Second voyage of HMS Beagle
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Second voyage of HMS Beagle

The HMS Beagle began her second voyage around the world on December 27, 1831, from the port of Plymouth in southern England. (Her first voyage lasted from May 1826 to October 1830, while her third and last voyage was from 1837 to 1843.) The goal of the expedition was to gather hydrographical data from the southern hemisphere, along with other information about winds, marine currents, geography, plants, animals, and, of course, cultures from these as yet little-known regions.

The HMS Beagle began her second voyage around the world on December 27, 1831, from the port of Plymouth in southern England. (Her first voyage lasted from May 1826 to October 1830, while her third and last voyage was from 1837 to 1843.) The goal of the expedition was to gather hydrographical data from the southern hemisphere, along with other information about winds, marine currents, geography, plants, animals, and, of course, cultures from these as yet little-known regions. On board to keep captain Robert FitzRoy company and to record the information collected on the voyage was a young naturalist by the name of Charles Darwin. He was not yet 23 years old.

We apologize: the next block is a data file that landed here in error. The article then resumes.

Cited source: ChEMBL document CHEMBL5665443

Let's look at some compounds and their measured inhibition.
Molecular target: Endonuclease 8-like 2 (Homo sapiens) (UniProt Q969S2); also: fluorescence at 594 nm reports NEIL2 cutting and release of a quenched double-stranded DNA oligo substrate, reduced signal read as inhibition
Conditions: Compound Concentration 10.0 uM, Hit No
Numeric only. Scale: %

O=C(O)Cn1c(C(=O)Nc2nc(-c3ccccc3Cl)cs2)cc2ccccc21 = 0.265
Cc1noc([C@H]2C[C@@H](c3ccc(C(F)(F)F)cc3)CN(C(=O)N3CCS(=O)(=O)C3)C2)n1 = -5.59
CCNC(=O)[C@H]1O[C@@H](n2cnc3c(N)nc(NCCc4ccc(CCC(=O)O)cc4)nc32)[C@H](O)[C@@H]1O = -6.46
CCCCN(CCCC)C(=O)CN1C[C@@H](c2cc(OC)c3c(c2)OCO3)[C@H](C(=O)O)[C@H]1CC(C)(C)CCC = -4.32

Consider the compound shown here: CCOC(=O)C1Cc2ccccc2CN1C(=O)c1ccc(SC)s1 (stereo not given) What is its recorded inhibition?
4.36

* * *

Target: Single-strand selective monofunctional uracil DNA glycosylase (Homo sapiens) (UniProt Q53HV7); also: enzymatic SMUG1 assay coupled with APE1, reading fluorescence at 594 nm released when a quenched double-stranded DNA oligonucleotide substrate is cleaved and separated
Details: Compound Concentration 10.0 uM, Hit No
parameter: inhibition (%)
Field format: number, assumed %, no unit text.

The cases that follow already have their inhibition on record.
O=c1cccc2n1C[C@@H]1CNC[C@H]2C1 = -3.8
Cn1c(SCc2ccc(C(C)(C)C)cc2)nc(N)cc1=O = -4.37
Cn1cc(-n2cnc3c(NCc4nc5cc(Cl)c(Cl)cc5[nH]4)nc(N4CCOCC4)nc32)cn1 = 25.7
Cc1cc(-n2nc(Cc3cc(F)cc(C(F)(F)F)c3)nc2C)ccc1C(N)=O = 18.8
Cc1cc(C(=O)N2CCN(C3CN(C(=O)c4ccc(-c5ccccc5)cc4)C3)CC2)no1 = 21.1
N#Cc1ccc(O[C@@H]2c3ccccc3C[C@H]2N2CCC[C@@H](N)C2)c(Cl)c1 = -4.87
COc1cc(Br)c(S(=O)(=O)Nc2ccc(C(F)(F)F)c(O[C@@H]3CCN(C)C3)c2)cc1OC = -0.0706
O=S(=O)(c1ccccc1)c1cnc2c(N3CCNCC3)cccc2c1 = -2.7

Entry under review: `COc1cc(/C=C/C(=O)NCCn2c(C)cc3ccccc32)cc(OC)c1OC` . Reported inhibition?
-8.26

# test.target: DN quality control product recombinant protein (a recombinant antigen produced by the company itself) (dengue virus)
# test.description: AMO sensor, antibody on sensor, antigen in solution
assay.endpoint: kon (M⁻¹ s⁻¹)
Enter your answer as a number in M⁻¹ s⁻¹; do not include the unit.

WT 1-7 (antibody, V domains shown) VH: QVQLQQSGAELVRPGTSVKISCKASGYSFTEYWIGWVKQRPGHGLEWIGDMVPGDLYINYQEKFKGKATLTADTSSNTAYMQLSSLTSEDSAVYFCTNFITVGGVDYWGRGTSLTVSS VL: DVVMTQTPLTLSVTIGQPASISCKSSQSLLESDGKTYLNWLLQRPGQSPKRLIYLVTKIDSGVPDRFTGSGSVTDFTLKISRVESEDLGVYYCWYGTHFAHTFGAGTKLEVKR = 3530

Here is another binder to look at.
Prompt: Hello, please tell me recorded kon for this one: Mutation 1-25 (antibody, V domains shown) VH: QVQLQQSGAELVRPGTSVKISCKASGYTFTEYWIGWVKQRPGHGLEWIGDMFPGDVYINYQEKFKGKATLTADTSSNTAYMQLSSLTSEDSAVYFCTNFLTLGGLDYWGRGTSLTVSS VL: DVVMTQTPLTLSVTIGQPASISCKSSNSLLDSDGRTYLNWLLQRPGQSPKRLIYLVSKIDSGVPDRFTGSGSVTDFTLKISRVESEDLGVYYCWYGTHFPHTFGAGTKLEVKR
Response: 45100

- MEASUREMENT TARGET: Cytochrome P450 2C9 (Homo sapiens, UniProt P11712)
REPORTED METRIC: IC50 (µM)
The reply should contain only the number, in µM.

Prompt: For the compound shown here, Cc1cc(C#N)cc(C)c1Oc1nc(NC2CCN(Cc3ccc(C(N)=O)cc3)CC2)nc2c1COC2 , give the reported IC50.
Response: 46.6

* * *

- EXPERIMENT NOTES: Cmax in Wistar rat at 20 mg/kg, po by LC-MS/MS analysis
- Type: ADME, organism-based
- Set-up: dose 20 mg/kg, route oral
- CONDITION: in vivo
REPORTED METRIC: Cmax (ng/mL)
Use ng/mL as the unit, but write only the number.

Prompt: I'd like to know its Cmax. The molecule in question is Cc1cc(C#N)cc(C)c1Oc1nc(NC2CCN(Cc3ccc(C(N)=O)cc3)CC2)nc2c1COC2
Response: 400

The ship completed its trip around the world after five years on October 2, 1836. The observations Darwin made during his adventure would slowly ferment in his mind, transforming into intuitions and then ideas, and finally into a theory that could explain the diversity of species on earth. It would take Darwin a further 20 years to formalize and systematize his ideas into a book entitled On the Origin of Species. Published on November 24, 1859, it would go on to change the history of how we think about nature.

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